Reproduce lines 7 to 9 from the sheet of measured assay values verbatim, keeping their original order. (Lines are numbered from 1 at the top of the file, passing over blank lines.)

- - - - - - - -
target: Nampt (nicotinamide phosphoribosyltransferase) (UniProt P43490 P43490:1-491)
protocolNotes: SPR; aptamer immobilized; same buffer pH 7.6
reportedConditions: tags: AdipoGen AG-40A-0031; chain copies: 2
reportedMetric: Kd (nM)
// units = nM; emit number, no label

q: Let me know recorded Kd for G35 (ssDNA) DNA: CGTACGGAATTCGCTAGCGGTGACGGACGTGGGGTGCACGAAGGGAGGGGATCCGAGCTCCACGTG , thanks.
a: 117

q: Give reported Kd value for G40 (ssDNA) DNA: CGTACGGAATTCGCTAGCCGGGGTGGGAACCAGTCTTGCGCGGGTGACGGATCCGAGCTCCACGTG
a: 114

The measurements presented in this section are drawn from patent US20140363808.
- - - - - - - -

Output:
a: 117

q: Give reported Kd value for G40 (ssDNA) DNA: CGTACGGAATTCGCTAGCCGGGGTGGGAACCAGTCTTGCGCGGGTGACGGATCCGAGCTCCACGTG
a: 114